Antique Sword Similar to Togakure Ryu Style

Discussion in 'Ninjutsu' started by Dunc, Jun 17, 2018.

  1. Dunc

    Dunc Well-Known Member Moderator Supporter

    After many years of looking for a suitable antique sword to buy I finally found this

    It was made in circa 1590 and I really like the deceptive nature of the design (shorter blade, standard handle). The old saya is almost standard length reinforcing the perception that the blade is longer

    It’s crazy fast to draw :)

    If anyone recognises the mon represented on the tsuba or has a way to trace it then I’d love to find out which family it represents


    It has a few combat scratches on the outside flat of the blade

    Here’s the comparison to my standard iato


    And here’s the tsuba design

  2. David Harrison

    David Harrison MAPper without portfolio

    So cool to have something with so much history! I'm jealous. :)

    How is the approximate age verified? Is there some kind of certificate of authenticity or something?
  3. Dunc

    Dunc Well-Known Member Moderator Supporter

    I bought it from a well respected dealer in antique arms and armour - no one wanted it because of it's unusual size :)

    They gave me certificate of authenticity etc, but TBH it's pretty reliant on their reputation and assessment - It's inspired me to build a better knowledge myself
    David Harrison likes this.
  4. Smitfire

    Smitfire Cactus Schlong

    I wonder if the shortened blade is due to breakage or damage and then having a new poinr ground in or if it was made that way from the start?
    Plenty of European short swords, IIRC, started life as longer swords and were adapted.
  5. Dunc

    Dunc Well-Known Member Moderator Supporter

    It's possible, but I think unlikely - the blade itself is thinner than most longer blades and the dealer said he thought it was made that way

    Chisa katanas (basically the same blade dimensions) are common(ish) and were used by people who spent a lot of time indoors - usually they have shorter handles and saya 'though which is what made this one catch my eye
    Smitfire likes this.
  6. Botta Dritta

    Botta Dritta Valued Member

    Woop Brilliant! Couple of questions.

    Did it come with a slightly longer sageo cord?

    Is the Tsuba rougher on the Grip-Side?
  7. Smitfire

    Smitfire Cactus Schlong

    Needs a square tsuba!
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  8. Botta Dritta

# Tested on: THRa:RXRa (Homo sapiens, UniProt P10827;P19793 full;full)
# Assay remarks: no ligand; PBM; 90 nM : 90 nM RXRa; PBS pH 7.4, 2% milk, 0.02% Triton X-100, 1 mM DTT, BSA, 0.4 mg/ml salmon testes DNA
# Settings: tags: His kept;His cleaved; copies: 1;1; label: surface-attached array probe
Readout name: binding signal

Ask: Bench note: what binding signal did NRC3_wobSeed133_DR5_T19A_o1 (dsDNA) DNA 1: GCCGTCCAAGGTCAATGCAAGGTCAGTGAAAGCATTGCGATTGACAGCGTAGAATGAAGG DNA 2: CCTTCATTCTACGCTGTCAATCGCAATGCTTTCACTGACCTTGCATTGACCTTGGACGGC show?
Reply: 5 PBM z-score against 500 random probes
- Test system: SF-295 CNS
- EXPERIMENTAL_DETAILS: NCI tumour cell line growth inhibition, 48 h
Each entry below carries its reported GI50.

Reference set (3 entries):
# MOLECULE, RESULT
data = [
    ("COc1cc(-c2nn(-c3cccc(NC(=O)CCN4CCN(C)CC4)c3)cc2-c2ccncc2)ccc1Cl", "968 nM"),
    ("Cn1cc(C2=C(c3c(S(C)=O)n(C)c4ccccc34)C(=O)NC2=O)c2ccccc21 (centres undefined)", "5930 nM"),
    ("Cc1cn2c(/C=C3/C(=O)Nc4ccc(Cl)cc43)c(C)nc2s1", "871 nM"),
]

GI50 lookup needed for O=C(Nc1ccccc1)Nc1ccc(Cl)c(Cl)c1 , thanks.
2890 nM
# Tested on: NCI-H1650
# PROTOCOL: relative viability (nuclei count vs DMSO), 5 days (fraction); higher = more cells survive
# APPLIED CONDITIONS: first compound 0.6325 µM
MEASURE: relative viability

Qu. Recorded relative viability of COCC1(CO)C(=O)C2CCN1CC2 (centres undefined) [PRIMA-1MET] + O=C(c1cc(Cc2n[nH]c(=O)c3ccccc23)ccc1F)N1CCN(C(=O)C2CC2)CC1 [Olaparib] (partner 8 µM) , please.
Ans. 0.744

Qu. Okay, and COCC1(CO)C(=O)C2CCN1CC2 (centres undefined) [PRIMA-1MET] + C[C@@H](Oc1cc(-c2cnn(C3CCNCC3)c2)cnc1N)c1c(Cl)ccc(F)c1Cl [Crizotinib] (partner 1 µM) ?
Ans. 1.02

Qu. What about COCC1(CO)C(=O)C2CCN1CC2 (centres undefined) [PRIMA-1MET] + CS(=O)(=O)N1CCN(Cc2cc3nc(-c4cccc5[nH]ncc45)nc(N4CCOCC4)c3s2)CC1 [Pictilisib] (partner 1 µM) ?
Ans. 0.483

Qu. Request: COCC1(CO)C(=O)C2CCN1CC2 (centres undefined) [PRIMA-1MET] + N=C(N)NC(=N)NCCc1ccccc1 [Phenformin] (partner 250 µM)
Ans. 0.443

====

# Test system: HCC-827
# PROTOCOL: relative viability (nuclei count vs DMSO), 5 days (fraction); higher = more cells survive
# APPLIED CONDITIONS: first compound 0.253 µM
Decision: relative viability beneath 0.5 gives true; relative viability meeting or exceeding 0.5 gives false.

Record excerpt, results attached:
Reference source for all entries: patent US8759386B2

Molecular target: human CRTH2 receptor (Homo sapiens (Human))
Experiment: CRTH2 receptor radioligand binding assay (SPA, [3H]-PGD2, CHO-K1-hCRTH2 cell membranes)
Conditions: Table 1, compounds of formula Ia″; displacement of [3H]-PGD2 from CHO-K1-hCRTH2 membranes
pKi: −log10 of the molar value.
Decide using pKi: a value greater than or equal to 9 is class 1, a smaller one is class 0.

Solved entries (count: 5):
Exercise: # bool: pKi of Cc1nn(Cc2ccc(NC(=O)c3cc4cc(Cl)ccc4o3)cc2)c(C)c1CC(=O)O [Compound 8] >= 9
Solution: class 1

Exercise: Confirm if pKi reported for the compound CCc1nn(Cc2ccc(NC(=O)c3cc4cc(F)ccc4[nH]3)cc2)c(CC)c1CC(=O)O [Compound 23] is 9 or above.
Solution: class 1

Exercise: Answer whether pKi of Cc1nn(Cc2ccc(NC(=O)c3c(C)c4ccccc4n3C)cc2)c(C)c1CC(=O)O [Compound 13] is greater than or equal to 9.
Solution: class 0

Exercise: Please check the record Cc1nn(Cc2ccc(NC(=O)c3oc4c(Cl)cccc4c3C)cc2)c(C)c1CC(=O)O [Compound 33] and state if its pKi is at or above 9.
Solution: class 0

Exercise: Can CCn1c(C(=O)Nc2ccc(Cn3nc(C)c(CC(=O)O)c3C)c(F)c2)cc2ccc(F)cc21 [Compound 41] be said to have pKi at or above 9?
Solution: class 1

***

Botta Dritta Valued Member

    Lets not even go there.... shhhhhh...just appreciate the nice sword and the history.
  9. Dunc

    Dunc Well-Known Member Moderator Supporter


    Didn't come with a cord, and not sure about the tsuba - I'll check when I get home - may I ask why?
  10. Botta Dritta

    Botta Dritta Valued Member

    In one of Gingetsu Itoh's books Ninjutsu no Gokui (1917) he states

    " when moving stealthy over a tall wall, the sword is propped up against it and the tsuba is converted into a step. The tsuba should be a bit larger than normal and the smooth surface roughened so that waraji sandals do not slip on it"

    This is in the chapter where he discusses variations of items not discussed in the Shoninki, presumably because if people manning the checkpoints knew what details to look for it would raise suspicions. I saw the same claim made somewhere else...(can't recall where) that it was in the context of rainy weather which was perfect for infiltration, but the sandals and the sword had to be modified so that if it was used as a foot rest you wouldn't accidentally slip off a smooth wet tsuba.

    Bear in mind that in Katori Shinto Ryu their tradition on anti-ninjitsu maintains that the Tsuba on shinobi is made of leather so that it doesn't make a sound. so its not a hard specific rule, just that there would be a detail that might be different.
  11. Dunc

    Dunc Well-Known Member Moderator Supporter

    The tsuba is very rough & not polished at all - so much so that I caught a nail on it (as I'm used to my iato which has a smooth tsuba)

    Not sure if that's both sides or just one - I'll check
  12. pgsmith

    pgsmith Valued dismemberer